Having a Career Conversation with Your Manager

By Joe Stein

The thought of having a career conversation with your Manager may be enough to make many employees’ stomach churn.  How do I begin?  What do I say?  What if I don’t like what my Manager says?  All legitimate questions for a person to wonder about, but having a career conversation is crucial for a person, especially someone who is thinking about leaving an organization.

So, if you are currently employed, you are probably doing a bit of disservice to yourself if you don’t have some type of conversation about your job and career prior to beginning your search. The idea is not to publicly declare that “you will be looking” or even to overtly tip off your Manager, but rather to explore what plans and options there are in the company for you prior to you making a decision whether or not to search.

• Focus on Career Goals and Aspirations – By doing this, you can help ensure that the conversation stays positive.  It may be tempting to drag into the conversation your current job problems or any dissatisfaction, but doing this may serve to place your Manager on the defensive and will chill the conversation.  You don’t want the conversation to come off like you are complaining so do not blame anyone (especially your Manager) for your current spot in the organization.

• Reinforce Your Strengths – Share with your Manager where you feel some of your strengths reside.  Check to see if there is an agreement on the same areas.  This will allow you to determine how to maintain (or even elevate) those strengths and focus clearer on your opportunities. 

• Discuss Your Opportunities – A key to anyone who is successful in moving up internally in an organization, is having a strong advocate as a Manager.  Rarely is someone successful without a Manager who is pulling for you and assisting in your development rather than looking at you as a potential threat.  Discuss what areas you believe you need to develop and determine what can be done to help you.  The conversation will help you gauge what level of support you can expect to receive from your Manager. 

• Come Prepared – Decide ahead of time what you want to achieve from the meeting and come prepared with what you would like to accomplish in order to meet your goals.  Ultimately, the employee needs to own his or her career development, so be ready with where you think you are and what you need.  Prepare your Manager also by providing a heads up that you would like to discuss your career goals.  Don’t just “spring a meeting” on him/her with little to no notice.  You will hope that they will also spend some preparation time prior to the meeting.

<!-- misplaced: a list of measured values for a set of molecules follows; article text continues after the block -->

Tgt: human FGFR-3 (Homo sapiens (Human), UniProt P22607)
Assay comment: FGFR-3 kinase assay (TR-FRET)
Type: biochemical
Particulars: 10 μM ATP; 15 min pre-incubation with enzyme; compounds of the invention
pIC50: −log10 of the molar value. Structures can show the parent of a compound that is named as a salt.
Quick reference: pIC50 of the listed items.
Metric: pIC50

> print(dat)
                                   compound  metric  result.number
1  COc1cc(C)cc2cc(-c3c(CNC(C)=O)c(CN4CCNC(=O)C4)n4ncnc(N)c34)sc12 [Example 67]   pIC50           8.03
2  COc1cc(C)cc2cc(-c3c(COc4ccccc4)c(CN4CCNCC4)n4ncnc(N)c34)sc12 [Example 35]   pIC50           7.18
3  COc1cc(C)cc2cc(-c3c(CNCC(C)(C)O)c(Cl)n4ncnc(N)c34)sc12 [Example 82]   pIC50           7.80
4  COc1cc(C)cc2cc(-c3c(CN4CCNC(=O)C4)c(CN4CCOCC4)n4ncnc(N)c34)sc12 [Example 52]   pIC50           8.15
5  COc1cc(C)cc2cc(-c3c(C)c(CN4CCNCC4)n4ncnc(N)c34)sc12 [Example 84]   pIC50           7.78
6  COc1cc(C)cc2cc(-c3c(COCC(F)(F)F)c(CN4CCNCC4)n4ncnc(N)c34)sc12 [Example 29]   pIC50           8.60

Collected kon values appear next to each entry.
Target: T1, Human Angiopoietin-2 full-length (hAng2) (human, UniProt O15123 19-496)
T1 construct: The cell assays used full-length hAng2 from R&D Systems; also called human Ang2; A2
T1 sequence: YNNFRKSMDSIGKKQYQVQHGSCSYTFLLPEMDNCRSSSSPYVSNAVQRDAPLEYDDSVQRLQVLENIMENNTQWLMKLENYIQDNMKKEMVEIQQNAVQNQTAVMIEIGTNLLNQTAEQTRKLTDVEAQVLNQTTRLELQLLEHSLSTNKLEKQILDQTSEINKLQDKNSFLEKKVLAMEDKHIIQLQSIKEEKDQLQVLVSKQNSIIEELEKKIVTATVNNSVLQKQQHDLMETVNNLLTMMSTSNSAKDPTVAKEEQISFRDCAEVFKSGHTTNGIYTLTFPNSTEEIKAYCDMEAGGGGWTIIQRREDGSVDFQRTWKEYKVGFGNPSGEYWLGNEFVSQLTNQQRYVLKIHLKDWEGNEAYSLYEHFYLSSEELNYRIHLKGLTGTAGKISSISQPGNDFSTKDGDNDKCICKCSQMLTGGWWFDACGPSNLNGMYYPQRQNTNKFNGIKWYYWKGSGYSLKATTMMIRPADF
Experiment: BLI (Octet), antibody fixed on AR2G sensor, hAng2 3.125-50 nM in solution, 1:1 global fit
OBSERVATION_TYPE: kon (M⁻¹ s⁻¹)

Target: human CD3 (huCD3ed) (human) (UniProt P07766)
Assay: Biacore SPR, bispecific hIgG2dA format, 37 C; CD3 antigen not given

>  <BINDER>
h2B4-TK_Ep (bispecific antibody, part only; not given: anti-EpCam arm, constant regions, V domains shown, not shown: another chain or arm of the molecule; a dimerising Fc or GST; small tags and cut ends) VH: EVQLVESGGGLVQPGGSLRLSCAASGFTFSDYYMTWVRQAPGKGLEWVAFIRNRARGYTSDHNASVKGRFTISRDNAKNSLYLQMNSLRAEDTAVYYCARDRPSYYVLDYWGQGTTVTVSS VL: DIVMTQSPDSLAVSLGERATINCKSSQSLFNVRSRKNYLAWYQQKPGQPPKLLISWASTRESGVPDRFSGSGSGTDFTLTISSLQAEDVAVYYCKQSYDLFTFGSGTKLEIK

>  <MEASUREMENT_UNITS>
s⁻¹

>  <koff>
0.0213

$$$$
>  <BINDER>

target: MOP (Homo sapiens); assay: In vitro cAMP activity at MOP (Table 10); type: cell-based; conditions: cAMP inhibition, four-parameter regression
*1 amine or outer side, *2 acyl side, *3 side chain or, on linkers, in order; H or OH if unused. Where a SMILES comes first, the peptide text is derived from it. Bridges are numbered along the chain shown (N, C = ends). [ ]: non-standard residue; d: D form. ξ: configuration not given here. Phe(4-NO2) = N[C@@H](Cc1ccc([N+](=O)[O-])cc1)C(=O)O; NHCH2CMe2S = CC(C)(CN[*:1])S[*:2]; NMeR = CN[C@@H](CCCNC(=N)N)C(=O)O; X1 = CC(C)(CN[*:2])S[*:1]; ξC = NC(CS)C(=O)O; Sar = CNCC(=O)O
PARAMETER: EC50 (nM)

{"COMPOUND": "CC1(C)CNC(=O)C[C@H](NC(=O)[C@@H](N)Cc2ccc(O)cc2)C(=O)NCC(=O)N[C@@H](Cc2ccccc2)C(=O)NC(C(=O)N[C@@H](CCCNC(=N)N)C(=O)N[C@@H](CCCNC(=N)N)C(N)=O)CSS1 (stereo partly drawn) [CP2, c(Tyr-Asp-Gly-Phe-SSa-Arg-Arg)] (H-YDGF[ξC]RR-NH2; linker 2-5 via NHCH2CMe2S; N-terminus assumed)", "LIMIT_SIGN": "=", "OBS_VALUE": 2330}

• Have an Open Mind – The best feedback is honest and specific.  If you are going to ask your Manager where they perceive you to be and what you need to achieve your goals, be ready for the feedback.   Listen intently to what information is provided and refrain from becoming defensive or debating your Manager.  Ask for specific examples if you have any confusion regarding the feedback being provided.  Be sure to thank you Manager for both the time and the candor provided.

• Pick the Right Time – The conversation should be scheduled in advance and at a time when your Manager can focus on you.  For example, a Monday A.M. (everyone is busy) or Friday P.M. (weekend mindset) meeting is typically not ideal for this type of discussion. This should also not be an extension of your Performance Review.  The idea is that this conversation should be focused on your future rather than a review of the past.

• Stretch Yourself – Communicate to your Manager that you are interested in assignments that will allow you to learn, succeed, and develop a positive reputation in the organization.  These assignments may be in addition to your current job duties (i.e., a stretch assignment), but the extra effort and work may provide you with a real career boost.

• Follow-Up – If the conversation went well and you mentally decide to stay with the organization, then it will be a key to not just have what is discussed pass without anything accomplished.  Create a development plan that you will be able to cover with your Manager at periodic times (perhaps once a quarter), as this will help to ensure that both of you stay on track.

A career conversation may seem like a frightening event, but the reality is a strong Manager will look forward to the conversation.  Good Managers want employees who have career desires and ambitions.  In fact, the really good ones will enjoy helping you reach those goals.  At the very least, the conversation will help you determine if you should stay, or whether it is time to move on with your job search.